Row Lowe shoot­ing Casey An­thony story here

Winnipeg Free Press - Section G - - ENTERTAINMENT - RAN­DALL KING

ORIG­I­NAL Pic­tures is pre­par­ing to shoot a movie star­ring Rob Lowe in the com­ing weeks, and while the lo­cal pro­duc­tion com­pany is stead­fastly se­cre­tive about the project, a Di­rec­tors Guild of Canada web­site sug­gests the film will be Im­per­fect Jus­tice, the story of the un­suc­cess­ful 2011 pros­e­cu­tion of Casey An­thony, ac­cused of mur­der­ing her two-year-old daugh­ter Caylee in Florida.

Ac­cord­ing to a re­cent Hol­ly­wood Re­porter story, Lowe signed to play pros­e­cu­tor Jeff Ash­ton in a Life­time TV movie based on Ash­ton’s book of the same name.

Lo­ca­tions that have been scouted in­cluded the Law Courts Build­ing on York Av­enue and the ed­i­to­rial of­fices of the Win­nipeg Free Press.

Ash­ton’s book de­tailed what went right and what went hor­ri­bly wrong in the pros­e­cu­tion of An­thony, who was ac­quit­ted for the mur­der, but con­victed of ly­ing to the po­lice about the where­abouts of her daugh­ter. In De­cem­ber 2008, Caylee’s re­mains were dis­cov­ered in a trash bag in a wooded area near An­thony’s home.

The Hol­ly­wood Re­porter story said the Fox TV telepic would be ex­ec­u­tive pro­duced by Jean Abounader and Michelle Man­ning, di­rected by Peter Werner (who helmed the lo­cally lensed TV movies Vine­gar Hill, Killer In­stinct: From the Files of Agent Candice Delong and We Were the Mul­vaneys) and writ­ten by Ali­son Cross ( Blood and Wine).

Lowe cur­rently stars in the NBC sit­com Parks and Re­cre­ation and pre­vi­ously worked in Win­nipeg in the 2002 TV movie Framed, op­po­site Sam Neill.

Win­nipeg-born ac­tor Kristo­pher Turner re­turns to his home­town tonight to in­tro­duce the hor­ror com­edy A Lit­tle Bit Zom­bie at the 7:15 p.m. screen­ing at the Globe Cine­mas in Portage Place, along­side di­rec­tor Casey Walker.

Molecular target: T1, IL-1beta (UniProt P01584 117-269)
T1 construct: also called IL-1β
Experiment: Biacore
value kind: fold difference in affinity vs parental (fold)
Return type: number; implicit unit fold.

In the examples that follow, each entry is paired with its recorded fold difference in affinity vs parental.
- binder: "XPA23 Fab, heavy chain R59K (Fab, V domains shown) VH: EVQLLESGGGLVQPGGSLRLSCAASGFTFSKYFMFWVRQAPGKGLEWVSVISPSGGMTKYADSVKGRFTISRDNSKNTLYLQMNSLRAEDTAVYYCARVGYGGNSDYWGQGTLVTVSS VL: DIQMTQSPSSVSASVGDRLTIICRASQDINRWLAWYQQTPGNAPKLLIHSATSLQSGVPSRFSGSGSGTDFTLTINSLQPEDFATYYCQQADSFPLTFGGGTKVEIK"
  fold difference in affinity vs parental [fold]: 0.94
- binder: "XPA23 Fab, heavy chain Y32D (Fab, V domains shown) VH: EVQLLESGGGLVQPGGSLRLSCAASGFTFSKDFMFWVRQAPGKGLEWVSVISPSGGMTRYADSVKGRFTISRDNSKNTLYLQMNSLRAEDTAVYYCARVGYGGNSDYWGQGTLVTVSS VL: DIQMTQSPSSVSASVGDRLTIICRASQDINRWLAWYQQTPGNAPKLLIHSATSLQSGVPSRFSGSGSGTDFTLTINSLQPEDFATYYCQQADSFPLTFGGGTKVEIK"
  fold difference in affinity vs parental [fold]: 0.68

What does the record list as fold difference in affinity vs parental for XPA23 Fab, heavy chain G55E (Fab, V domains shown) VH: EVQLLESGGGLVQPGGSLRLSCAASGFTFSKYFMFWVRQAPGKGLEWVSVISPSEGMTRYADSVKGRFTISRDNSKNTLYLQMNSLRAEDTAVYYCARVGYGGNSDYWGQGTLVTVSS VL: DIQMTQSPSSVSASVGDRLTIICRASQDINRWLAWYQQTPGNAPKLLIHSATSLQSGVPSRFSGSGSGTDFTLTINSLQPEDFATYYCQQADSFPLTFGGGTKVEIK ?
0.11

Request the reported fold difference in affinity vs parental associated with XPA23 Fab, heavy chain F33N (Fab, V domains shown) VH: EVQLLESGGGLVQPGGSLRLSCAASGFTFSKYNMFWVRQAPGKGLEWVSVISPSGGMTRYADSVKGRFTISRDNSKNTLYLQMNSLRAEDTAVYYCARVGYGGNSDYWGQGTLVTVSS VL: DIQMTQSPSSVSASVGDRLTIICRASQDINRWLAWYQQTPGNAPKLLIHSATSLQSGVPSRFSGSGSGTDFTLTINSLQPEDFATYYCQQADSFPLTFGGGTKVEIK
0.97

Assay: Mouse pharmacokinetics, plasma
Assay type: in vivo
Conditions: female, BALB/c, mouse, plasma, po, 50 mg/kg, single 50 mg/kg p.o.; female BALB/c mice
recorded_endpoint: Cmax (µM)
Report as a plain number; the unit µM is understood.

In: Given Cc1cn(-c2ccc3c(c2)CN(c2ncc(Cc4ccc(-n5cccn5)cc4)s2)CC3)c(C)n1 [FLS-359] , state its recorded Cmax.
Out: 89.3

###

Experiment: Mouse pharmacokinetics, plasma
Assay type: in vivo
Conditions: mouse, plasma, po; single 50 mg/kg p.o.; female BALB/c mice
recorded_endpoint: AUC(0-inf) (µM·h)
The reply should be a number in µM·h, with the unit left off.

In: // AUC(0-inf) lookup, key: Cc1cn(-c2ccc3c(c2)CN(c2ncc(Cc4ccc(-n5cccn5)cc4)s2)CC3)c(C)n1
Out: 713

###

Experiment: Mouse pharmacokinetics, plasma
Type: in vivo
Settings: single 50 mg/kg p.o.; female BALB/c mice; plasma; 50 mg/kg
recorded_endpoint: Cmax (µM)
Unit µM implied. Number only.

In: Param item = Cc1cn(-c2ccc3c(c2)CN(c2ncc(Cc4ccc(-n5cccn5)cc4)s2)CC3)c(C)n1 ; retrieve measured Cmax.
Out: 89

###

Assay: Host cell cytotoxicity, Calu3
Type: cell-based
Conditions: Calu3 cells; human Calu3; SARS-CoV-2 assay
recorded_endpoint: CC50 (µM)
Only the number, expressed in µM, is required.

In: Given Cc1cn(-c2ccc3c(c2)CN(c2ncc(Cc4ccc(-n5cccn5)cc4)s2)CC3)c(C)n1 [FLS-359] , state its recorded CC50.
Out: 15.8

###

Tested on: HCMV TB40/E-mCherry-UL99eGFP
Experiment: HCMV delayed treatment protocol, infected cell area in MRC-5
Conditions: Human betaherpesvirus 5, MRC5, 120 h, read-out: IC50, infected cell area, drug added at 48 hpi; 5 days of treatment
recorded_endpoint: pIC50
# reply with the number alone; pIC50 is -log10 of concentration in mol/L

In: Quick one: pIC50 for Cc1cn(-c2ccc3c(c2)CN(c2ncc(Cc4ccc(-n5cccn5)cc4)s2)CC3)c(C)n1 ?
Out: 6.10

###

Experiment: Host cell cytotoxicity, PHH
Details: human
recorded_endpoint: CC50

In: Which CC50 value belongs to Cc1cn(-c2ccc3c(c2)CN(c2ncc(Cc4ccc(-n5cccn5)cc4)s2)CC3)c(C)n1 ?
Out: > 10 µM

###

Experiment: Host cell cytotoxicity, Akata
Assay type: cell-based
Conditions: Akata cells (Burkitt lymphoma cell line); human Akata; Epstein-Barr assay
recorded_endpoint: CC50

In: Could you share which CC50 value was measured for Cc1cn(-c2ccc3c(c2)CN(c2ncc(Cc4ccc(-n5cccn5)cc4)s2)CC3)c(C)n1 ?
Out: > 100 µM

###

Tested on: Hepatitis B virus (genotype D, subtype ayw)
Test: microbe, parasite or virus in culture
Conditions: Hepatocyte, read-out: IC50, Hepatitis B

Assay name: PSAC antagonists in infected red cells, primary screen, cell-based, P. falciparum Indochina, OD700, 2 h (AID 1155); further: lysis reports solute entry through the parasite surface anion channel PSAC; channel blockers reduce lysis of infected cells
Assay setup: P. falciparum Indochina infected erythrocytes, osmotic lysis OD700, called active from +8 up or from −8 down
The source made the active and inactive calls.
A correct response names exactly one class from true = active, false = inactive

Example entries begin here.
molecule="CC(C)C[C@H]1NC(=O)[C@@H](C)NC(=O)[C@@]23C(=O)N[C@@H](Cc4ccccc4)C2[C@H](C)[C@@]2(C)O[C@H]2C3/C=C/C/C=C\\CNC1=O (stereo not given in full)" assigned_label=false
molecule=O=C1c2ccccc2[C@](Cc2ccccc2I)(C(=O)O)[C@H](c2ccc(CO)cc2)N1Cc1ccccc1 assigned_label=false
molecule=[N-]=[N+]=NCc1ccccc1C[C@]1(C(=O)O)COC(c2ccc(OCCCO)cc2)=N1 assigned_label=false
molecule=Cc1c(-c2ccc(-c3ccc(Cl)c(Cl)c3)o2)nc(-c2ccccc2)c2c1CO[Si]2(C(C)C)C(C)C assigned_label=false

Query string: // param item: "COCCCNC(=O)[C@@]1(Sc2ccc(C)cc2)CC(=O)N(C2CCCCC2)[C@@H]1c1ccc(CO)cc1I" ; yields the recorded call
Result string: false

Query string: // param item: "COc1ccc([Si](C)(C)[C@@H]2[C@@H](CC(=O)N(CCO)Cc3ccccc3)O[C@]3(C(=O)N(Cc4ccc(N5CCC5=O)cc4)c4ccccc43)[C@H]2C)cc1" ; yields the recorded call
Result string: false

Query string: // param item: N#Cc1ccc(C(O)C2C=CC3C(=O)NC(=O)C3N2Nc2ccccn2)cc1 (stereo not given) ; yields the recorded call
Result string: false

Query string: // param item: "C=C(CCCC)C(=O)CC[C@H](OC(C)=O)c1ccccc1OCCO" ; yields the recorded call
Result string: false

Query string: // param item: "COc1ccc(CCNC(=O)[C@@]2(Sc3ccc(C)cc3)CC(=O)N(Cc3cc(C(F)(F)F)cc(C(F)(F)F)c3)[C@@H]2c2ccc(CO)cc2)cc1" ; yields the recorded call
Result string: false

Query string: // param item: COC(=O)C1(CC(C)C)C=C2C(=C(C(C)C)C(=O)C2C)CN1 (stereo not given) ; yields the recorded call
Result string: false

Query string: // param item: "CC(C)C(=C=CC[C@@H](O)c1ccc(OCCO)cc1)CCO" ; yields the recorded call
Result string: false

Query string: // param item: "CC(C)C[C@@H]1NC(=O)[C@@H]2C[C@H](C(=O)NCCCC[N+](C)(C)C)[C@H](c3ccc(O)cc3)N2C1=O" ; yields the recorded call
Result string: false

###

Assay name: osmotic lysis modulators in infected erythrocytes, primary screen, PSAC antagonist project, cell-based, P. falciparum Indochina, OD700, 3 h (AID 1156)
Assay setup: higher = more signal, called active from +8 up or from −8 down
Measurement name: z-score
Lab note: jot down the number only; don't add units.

A Toronto res­i­dent for the past 10 years, Turner, 31, is on the verge of get­ting huge North Amer­i­can ex­po­sure as one of the stars of the Toronto-lensed med­i­cal drama Sav­ing Hope, which will be broad­cast on CTV and NBC be­gin­ning in June.

By con­trast, A Lit­tle Bit Zom­bie seems aimed squarely at a cult au­di­ence with its story of a nice guy who turns into a brains-crav­ing zom­bie af­ter be­ing bit­ten by an in­fected mosquito.

As the Univer­sity of Win­nipeg grad­u­ate de­scribes it, the zom­bie com­edy “makes fun of and pays homage to at the same time” gory films such as Evil Dead and the Nor­we­gian Naz­i­zom­bie shocker Dead Snow, films Walker made a point of hand­ing to Turner be­fore shoot­ing be­gan.

In fact, Turner has had some ex­pe­ri­ence in the low-bud­get genre realm. His first fea­ture film was The Brother­hood 3, an ul­tra-low-bud­get shocker made by pro­fes­sional shlock­meis­ter David De­coteau in Fe­bru­ary 2002. Shot on an amaz­ing five-day sched­ule on lo­ca­tion in Arthur A. Leach School in Fort Garry, the film in­tro­duced Turner to the world of quick and dirty moviemak­ing, an ex­pe­ri­ence for which he is still grate­ful.

“It was a fan­tas­tic learn­ing ex­pe­ri­ence for any young ac­tor,” he says over the phone from Toronto.

“For one thing, you’re do­ing 19, 20 pages of di­a­logue a day. I haven’t done that since.”

Even a TV drama sched­ule is less de­mand­ing, he says.

“On Sav­ing Hope, we’re do­ing seven, eight pages a day. So it’s a much slower pace. It was a lot of fun to do that kind of shoot­ing. You don’t have time to think about it, you just have to be, and you’ve just got to per­form.”

While A Lit­tle Bit Zom­bie is con­sid­ered low­bud­get, it had roughly 10 times the bud­get of The Brother­hood 3, and the ex­pe­ri­ence was “the most fun I’ve ever had on a film set,” Turner says.

“I was eat­ing brains and hav­ing glyc­er­ine drool pour­ing out of my mouth and var­i­ous other things splat­tered on my face,” he says.

“It wasn’t an easy shoot. It was black­fly sea­son in June in the woods, an hour north of Sud­bury. We were just be­ing eaten alive.”

But he says he and the di­rec­tor were con­tent to be mak­ing the movie they wanted to make, with­out in­ter­fer­ence.

“Casey crowd-funded it six years be­fore crowd-fund­ing ex­isted, so he owned this thing,” Turner says, re­fer­ring to how Walker set up a web­site to gen­er­ate fi­nanc­ing from roughly 800 donors.

“He got the peo­ple aboard that he wanted to have and he made the movie he wanted to make. So it was, for me, so lib­er­at­ing as an ac­tor, to know there aren’t notes com­ing from six dif­fer­ent peo­ple.

“It was a col­lab­o­ra­tive process,” he says.


Rob Lowe to star as pros­e­cu­tor Jeff Ash­ton in Im­per­fect Jus­tice; left, A Lit­tle Bit Zom­bie di­rec­tor Casey

Walker, left, and star Kristo­pher Turner.

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